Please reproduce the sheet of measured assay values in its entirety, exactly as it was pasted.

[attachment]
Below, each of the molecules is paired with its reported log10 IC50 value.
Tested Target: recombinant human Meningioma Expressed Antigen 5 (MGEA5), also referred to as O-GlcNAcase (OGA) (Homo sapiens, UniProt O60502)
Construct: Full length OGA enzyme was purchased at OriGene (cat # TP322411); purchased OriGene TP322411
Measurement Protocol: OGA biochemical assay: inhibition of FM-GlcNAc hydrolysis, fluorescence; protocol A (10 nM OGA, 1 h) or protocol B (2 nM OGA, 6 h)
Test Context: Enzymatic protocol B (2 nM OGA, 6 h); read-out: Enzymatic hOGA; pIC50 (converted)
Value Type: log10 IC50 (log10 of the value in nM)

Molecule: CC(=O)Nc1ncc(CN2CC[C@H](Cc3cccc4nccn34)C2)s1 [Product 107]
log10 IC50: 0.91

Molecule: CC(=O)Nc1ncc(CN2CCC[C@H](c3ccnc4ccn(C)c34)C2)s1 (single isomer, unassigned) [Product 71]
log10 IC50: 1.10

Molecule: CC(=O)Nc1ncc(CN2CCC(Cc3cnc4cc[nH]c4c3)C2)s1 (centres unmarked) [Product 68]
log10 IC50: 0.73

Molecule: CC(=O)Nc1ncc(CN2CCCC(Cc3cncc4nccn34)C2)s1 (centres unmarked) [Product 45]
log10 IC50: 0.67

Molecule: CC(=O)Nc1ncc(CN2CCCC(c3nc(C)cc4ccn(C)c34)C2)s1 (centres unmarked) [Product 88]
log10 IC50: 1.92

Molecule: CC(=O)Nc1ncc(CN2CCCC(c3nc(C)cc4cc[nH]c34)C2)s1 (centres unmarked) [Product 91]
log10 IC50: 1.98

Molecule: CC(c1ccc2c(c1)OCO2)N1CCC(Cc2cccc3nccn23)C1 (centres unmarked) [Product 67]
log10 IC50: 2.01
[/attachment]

Below, each of the molecules is paired with its reported log10 IC50 value.
Tested Target: recombinant human Meningioma Expressed Antigen 5 (MGEA5), also referred to as O-GlcNAcase (OGA) (Homo sapiens, UniProt O60502)
Construct: Full length OGA enzyme was purchased at OriGene (cat # TP322411); purchased OriGene TP322411
Measurement Protocol: OGA biochemical assay: inhibition of FM-GlcNAc hydrolysis, fluorescence; protocol A (10 nM OGA, 1 h) or protocol B (2 nM OGA, 6 h)
Test Context: Enzymatic protocol B (2 nM OGA, 6 h); read-out: Enzymatic hOGA; pIC50 (converted)
Value Type: log10 IC50 (log10 of the value in nM)

Molecule: CC(=O)Nc1ncc(CN2CC[C@H](Cc3cccc4nccn34)C2)s1 [Product 107]
log10 IC50: 0.91

Molecule: CC(=O)Nc1ncc(CN2CCC[C@H](c3ccnc4ccn(C)c34)C2)s1 (single isomer, unassigned) [Product 71]
log10 IC50: 1.10

Molecule: CC(=O)Nc1ncc(CN2CCC(Cc3cnc4cc[nH]c4c3)C2)s1 (centres unmarked) [Product 68]
log10 IC50: 0.73

Molecule: CC(=O)Nc1ncc(CN2CCCC(Cc3cncc4nccn34)C2)s1 (centres unmarked) [Product 45]
log10 IC50: 0.67

Molecule: CC(=O)Nc1ncc(CN2CCCC(c3nc(C)cc4ccn(C)c34)C2)s1 (centres unmarked) [Product 88]
log10 IC50: 1.92

Molecule: CC(=O)Nc1ncc(CN2CCCC(c3nc(C)cc4cc[nH]c34)C2)s1 (centres unmarked) [Product 91]
log10 IC50: 1.98

Molecule: CC(c1ccc2c(c1)OCO2)N1CCC(Cc2cccc3nccn23)C1 (centres unmarked) [Product 67]
log10 IC50: 2.01